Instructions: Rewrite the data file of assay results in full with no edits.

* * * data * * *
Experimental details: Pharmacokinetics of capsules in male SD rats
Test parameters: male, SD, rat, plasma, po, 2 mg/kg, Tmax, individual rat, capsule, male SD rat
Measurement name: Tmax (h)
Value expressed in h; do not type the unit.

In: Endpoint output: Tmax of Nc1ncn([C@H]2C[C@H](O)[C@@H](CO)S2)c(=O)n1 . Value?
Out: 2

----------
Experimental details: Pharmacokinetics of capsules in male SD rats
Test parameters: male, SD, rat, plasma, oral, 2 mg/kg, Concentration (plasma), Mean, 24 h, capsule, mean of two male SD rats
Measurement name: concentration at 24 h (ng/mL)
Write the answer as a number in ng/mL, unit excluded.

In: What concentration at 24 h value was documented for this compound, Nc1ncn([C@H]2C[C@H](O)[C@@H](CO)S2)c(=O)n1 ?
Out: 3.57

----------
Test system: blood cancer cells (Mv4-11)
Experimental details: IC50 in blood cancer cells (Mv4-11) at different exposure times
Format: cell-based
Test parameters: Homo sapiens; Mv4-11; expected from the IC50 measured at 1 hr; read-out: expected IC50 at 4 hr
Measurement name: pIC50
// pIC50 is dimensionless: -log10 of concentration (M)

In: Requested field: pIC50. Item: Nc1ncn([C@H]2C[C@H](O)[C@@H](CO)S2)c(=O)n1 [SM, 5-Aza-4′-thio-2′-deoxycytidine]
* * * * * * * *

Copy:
Experimental details: Pharmacokinetics of capsules in male SD rats
Test parameters: male, SD, rat, plasma, po, 2 mg/kg, Tmax, individual rat, capsule, male SD rat
Measurement name: Tmax (h)
Value expressed in h; do not type the unit.

In: Endpoint output: Tmax of Nc1ncn([C@H]2C[C@H](O)[C@@H](CO)S2)c(=O)n1 . Value?
Out: 2

----------
Experimental details: Pharmacokinetics of capsules in male SD rats
Test parameters: male, SD, rat, plasma, oral, 2 mg/kg, Concentration (plasma), Mean, 24 h, capsule, mean of two male SD rats
Measurement name: concentration at 24 h (ng/mL)
Write the answer as a number in ng/mL, unit excluded.

In: What concentration at 24 h value was documented for this compound, Nc1ncn([C@H]2C[C@H](O)[C@@H](CO)S2)c(=O)n1 ?
Out: 3.57

----------
Test system: blood cancer cells (Mv4-11)
Experimental details: IC50 in blood cancer cells (Mv4-11) at different exposure times
Format: cell-based
Test parameters: Homo sapiens; Mv4-11; expected from the IC50 measured at 1 hr; read-out: expected IC50 at 4 hr
Measurement name: pIC50
// pIC50 is dimensionless: -log10 of concentration (M)

In: Requested field: pIC50. Item: Nc1ncn([C@H]2C[C@H](O)[C@@H](CO)S2)c(=O)n1 [SM, 5-Aza-4′-thio-2′-deoxycytidine]